Someone somewhere once said, “Small is beautiful.” Perhaps in the case of the cellphone which started off its life the size of a brick, this is true. But in other parts of life, there may be problems. As in driving on a public road, for example. Take two people. Let’s put one in a substantial truck and the other in one of these smaller cars so popular among midgets and dwarves in Europe. Because the truck is heavier and has its bumper at a different height, it’s likely to smash the smaller car and seriously damage anyone unlucky enough to be inside. The moral of this story is that, if you’re going to get into a crash with anyone, always pick on someone your own weight and size. That way, you all stand a chance of walking away with slight injuries. The moment there’s a substantial mismatch, the people in the smaller vehicle are in trouble.
But that’s not the only problem with smaller vehicles. The Insurance Institute for Highway Safety has just released its findings for the makes and model in the small SUV class.
The test features the small overlap test. Instead of assuming two vehicles would crash into each other head-on or a single vehicle would hit a static target matching the width of the vehicle, this test assumes only a small overlap between each vehicle or the vehicle and the static object. The 2014 Subaru Forester is the only one of the thirteen vehicles to pass the test with completely satisfactory outcomes. The only other vehicle doing well was the 2013 Mitsubishi Outlander Sport.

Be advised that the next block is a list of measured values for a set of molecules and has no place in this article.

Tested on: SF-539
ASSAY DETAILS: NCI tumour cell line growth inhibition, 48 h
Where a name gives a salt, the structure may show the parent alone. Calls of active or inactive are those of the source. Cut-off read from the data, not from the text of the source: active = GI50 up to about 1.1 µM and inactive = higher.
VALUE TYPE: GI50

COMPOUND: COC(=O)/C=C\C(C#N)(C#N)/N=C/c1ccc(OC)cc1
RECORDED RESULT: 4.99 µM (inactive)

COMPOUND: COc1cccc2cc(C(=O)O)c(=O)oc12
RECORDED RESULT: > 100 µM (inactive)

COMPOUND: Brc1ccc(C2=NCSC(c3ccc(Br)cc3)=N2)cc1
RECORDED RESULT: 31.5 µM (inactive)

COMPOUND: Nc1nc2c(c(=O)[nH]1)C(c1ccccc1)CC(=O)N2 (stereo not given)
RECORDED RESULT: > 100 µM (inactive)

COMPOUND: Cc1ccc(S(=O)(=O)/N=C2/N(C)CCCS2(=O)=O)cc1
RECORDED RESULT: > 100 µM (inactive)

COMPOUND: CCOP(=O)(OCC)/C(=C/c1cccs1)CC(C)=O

This is an alarming outcome. The government tests front-end crashes using the full-width approach. This gives a completely misleading impression of safety. The statistics show more than 25% of the more serious or fatal injuries to front-seat passengers come from small overlap crashes. Failing to test on this basis shows the government at fault. When people in a popular small SUV like the Ford Escape crash into a tree or utility pole, they are more likely to be seriously injured. These are avoidable injuries if the government would use its powers to direct manufacturers to improve the safety of the vehicles they sell. The moral of this story seems to be that, given a free choice, you should avoid the Buick Encore, Jeep Patriot, Hyundai Tuscon and Kia Sportage which got poor ratings from the IIHS. Indeed, unless and until manufacturers begin the process of rethinking safety to give drivers and their passengers a reasonable chance of walking away from crashes, follow the recommendations of the IIHS because it has tougher standards. All the models that failed these tests meet the current government performance regulations laid down by the National Highway Traffic Safety Administration. So long as our government is authorizing manufacturers to sell dangerous vehicles, you might vote with your wallet until you can vote out the elected government representatives responsible.